The Catholic Church is only a short time behind the entertainment industry. Revelations of retired Cardinal Archbishop Theadore McCarrick’s many years as a sexual abuser, together with a 10-year delayed report on clergy sexual abuse in six Pennsylvania dioceses have captured headlines on media outlets around the United States and the world. Catholics have found themselves shocked, shamed and bewildered once again, having gone through a similar experience 10 years ago, after a similar exposé in the Boston Globe newspaper. People all over the nation have been calling in to National Public Radio to vent their hatred for the Catholic Church, at times, gleeful hatred.   

Where evil exists, it must be rooted out. From that perspective, what has happened is a good thing. Sixteen years ago, the United States Conference of Bishops met in Dallas to create a “Charter for the Protection of Children” following the revelations in the Boston Globe. There immediately followed the submission of 50 years of diocesan files to local district attorneys and the expulsion of many offending priests from their ministry, the establishment of independent review boards composed largely of laity to handle any accusations of sexual abuse by employees of the Catholic dioceses, clergy or lay; classes in Catholic seminaries and in Catholic schools and parish religion programs to make minors and future priests aware of proper sexual boundaries and the need to observe them; bi-yearly audits were instituted in all Catholic dioceses to be conducted by former FBI agents to make sure that the reforms demanded in the Charter were being carried out. The result was a gratifying decrease in cases of abuse of minors. However, one needed reform was not included in the Charter sanctions for bishops who neglected to institute these reforms or to follow them personally.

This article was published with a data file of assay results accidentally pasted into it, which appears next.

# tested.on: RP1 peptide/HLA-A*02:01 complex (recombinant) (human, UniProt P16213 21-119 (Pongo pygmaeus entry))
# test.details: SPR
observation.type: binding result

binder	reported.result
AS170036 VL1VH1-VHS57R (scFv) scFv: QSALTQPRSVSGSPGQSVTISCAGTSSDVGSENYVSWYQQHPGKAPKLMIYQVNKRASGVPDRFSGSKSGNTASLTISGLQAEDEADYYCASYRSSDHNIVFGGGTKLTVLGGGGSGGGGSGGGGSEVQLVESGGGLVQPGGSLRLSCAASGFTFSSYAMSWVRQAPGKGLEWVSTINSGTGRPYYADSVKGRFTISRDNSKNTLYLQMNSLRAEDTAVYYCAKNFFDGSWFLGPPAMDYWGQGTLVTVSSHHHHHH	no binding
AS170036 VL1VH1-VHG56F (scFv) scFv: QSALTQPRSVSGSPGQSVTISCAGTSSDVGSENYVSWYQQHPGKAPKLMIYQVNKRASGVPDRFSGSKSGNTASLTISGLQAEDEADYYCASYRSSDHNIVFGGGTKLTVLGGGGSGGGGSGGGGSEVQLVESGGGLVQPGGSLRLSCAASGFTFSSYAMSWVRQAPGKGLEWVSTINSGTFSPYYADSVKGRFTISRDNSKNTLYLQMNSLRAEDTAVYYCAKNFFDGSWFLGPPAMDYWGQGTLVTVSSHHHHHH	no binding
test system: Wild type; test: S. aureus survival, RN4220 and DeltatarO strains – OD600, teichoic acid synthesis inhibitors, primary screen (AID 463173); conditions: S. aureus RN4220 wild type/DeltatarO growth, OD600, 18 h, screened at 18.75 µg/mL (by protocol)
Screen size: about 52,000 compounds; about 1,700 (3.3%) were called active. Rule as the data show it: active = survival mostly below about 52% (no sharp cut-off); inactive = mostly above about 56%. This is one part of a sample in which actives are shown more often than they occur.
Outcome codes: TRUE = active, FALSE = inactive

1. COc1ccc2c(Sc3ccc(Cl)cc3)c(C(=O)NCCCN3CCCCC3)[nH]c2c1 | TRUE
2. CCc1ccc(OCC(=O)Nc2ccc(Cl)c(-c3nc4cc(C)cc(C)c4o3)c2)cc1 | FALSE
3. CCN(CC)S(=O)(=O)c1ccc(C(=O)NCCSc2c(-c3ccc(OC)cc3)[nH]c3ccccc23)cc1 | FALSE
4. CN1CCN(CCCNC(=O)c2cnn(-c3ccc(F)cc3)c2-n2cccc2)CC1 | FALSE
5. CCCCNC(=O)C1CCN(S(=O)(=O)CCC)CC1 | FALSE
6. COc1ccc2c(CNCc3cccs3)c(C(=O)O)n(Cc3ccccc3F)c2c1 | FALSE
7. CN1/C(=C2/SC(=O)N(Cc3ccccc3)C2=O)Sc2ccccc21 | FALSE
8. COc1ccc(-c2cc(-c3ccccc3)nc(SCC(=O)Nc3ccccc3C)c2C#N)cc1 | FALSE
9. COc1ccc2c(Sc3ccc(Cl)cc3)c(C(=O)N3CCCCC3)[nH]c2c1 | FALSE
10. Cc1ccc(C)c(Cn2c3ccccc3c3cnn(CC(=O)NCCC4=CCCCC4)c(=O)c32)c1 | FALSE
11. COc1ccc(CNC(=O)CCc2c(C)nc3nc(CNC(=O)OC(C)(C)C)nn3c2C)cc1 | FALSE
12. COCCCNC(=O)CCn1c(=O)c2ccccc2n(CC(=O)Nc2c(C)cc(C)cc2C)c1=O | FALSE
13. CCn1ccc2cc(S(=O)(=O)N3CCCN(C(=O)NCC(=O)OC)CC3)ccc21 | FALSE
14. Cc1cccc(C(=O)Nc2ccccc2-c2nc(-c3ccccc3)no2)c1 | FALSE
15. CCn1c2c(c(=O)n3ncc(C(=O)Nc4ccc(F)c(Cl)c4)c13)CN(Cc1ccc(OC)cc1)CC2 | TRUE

The vast majority of bishops and their dioceses have been faithful to the reforms demanded in the 2002 Charter for the Protection of Children. That is why the appearance of the State of Pennsylvania Attorney General’s report now, after so many years, is puzzling. Its thoroughness and accuracy are not in doubt, but why now, at this moment? It was in the making long before the McCarrick disclosures. It does remind us of how awful and damaging to victims and also to the faith of many good Catholics this kind of criminal behavior on the part of priests and a few bishops has been, but that was a truth revealed 10 years ago. In our own Diocese of Baton Rouge, we even called a press conference ourselves to make the facts of abuse known along with our response to local cases of it. Under our newly retired Bishop W. Robert Muench, the diocese changed the name of the former Bishop Sullivan High School to St. Michael the Archangel High School after credible accusations were received against a bishop of that name then dead for more than 10 years. 


Once again we have to go through another abuse crisis. What I hope we have learned is that our worldwide church moves too slowly. Right now only the pope can fire a bishop. Pope Francis has his hands too full with abuse crisis in Australia, Chile, and now again in the United States. A better system needs to be set up for monitoring bishops as well as the rest of us. Sexual abuse, like alcoholism and drug abuse, can be an addiction. It will appear in a certain percentage of the population. We know from the John Jay College of Criminal Justice data collected 10 years ago that four percent of Catholic clergy over a 50-year period were guilty of sexual abuse. I would suspect that percentage holds true for the general population. No profession or vocation will be exempt from addictions. We need to admit this and protect the vulnerable, especially children and minors, from such abuse.  

Father Richard Rohr OFM, whom some of you read and even have heard speak in person, wrote in one of his books that we should welcome a daily embarrassment to remind us of our sinful humanity and our need of God’s grace. Yet, I honestly pray to be delivered from this kind of embarrassment again, ever.  

Father Carville is a retired priest in the Diocese of Baton Rouge and writes on current topics for The Catholic Commentator. He can be reached at